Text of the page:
Pope beatifies Blessed Paul VI, leader of Vatican II
VATICAN CITY (CNS) – Beatifying Blessed Paul VI at the concluding Mass of the Synod of Bishops on the family, Pope Francis praised the late pope as the “great helmsman” of the Second Vatican Council and founder of the synod, as well as a “humble and prophetic witness of love for Christ and his church.”
The pope spoke during a homily in St. Peter’s Square at a Mass for more than 30,000 people, under a sunny sky on an unseasonably warm Oct. 19.
“When we look to this great pope, this courageous Christian, this tireless apostle, we cannot but say in the sight of God a word as simple as it is heartfelt and important: thanks,” the pope said, drawing applause from the congregation, which included retired Pope Benedict, whom Blessed
Paul made a cardinal in 1977.
“Facing the advent of a secularized and hostile society, (Blessed Paul) could hold fast, with farsightedness and wisdom – and at times alone – to the helm of the barque of Peter,” Pope Francis said, in a possible allusion to “Humanae Vitae,” the late pope’s 1968 encyclical, which affirmed Catholic teaching against contraception amid widespread dissent.
Religious aide brings relic
The pope pronounced the rite of beatification at the start of the Mass. Then Sister Giacomina Pedrini, a member of the Sisters of Holy Child Mary, carried up a relic: a bloodstained vest Blessed Paul was wearing during a 1970 assassination attempt in the Philippines. Sister Pedrini is the last surviving nun who attended to Blessed Paul.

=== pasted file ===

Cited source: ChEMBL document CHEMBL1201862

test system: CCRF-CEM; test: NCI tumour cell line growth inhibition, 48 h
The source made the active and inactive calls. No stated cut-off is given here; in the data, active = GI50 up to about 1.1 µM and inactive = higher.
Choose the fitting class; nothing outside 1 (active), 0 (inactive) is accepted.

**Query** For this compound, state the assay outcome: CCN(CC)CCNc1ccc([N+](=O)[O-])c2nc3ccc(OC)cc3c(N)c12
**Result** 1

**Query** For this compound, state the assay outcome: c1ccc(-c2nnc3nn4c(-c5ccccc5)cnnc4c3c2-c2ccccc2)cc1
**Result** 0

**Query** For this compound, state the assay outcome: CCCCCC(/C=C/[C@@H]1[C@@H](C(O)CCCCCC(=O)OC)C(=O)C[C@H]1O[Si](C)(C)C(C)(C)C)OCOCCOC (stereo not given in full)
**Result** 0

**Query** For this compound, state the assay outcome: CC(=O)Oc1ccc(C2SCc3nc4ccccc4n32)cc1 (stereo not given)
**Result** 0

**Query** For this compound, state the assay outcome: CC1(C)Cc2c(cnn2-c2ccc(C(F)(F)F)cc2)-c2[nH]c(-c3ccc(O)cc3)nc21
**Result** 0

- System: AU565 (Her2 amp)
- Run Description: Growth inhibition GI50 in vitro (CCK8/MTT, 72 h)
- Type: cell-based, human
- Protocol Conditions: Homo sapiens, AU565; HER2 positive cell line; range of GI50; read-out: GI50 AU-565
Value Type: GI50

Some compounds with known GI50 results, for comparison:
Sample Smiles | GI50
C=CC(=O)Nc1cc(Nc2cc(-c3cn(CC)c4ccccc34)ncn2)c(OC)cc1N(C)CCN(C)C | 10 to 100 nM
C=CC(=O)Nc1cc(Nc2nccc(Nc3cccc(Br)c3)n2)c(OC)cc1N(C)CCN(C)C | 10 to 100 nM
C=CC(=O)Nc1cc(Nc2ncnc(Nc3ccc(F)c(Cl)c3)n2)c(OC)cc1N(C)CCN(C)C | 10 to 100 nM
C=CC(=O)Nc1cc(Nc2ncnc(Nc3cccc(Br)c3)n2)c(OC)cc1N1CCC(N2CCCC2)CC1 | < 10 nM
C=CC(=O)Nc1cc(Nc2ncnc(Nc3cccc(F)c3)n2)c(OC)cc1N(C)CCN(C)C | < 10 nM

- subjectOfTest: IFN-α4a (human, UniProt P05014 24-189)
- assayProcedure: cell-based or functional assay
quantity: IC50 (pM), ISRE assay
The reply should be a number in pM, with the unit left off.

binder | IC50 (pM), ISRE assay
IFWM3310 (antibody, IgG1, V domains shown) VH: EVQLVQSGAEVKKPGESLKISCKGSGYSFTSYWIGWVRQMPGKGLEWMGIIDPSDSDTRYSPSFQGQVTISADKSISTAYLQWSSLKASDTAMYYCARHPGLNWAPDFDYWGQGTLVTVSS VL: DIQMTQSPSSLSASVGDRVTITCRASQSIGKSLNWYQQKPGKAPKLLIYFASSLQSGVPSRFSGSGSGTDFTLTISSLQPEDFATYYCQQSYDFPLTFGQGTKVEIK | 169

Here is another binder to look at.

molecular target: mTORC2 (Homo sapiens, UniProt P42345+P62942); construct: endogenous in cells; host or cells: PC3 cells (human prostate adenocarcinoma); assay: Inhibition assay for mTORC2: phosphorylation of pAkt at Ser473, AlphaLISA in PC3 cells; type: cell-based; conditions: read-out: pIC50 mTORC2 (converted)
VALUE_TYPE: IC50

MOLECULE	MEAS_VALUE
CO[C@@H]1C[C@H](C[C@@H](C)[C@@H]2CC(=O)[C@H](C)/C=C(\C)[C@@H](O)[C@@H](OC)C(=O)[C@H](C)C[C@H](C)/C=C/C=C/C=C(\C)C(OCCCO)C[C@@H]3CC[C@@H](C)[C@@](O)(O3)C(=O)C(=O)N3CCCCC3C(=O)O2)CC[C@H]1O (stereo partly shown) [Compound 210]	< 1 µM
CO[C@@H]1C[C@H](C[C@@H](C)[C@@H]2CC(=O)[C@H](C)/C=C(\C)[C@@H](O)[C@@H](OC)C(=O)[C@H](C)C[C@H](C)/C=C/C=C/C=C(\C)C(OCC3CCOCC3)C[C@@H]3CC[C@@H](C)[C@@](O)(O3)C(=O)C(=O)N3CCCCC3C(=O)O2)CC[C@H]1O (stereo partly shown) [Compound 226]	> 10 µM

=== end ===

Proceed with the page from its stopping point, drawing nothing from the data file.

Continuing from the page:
In his homily, Pope Francis did not explicitly mention “Humanae Vitae,” the single achievement for which Blessed Paul is best known today.
Instead, the pope highlighted his predecessor’s work presiding over most of Vatican II and establishing the synod.
The pope quoted Blessed Paul’s statement that he intended the synod to survey the “signs of the times” in order to adapt to the “growing needs of our time and the changing conditions of society.”
Looking back on the two-week family synod, Pope Francis called it a “great experience,” whose members had “felt the power of the Holy Spirit who constantly guides and renews the church.”
The pope said the family synod demonstrated that “Christians look to the future, God’s future ... and respond courageously to whatever new challenges come our way.”
The synod, dedicated to “pastoral challenges of the family,” touched on sensitive questions of sexual and medical ethics and how to reach out to people with ways of life contrary to Catholic teaching, including divorced and civilly remarried Catholics, cohabitating couples and those in same-sex unions.
“God is not afraid of new things,” Pope Francis said. “That is why he is continually surprising us, opening our hearts and guiding us in unexpected ways. He renews us; he constantly makes us new.”
The 50th anniversary of the publication of his first encyclical letter, “Ecclesiam Suam,” and the 36th anniversary of his death Aug. 6, 1978, became the occasion for multiple reflections on his life and legacy in the Vatican media.
“Although he was not always understood, Paul VI will remain the pope who loved the modern world, admired its cultural and scientific wealth and worked so that it would open its heart to Christ, the redeemer of mankind,” wrote Cardinal Giovanni Battista Re.
The Italian cardinal, a former papal diplomat like Pope Paul, said that while St. John XXIII is remembered for having convoked the Second Vatican Council and presiding over its first session, it was Pope Paul who was the “real helmsman of the council,” presiding over the last three of its four sessions and guiding its implementation.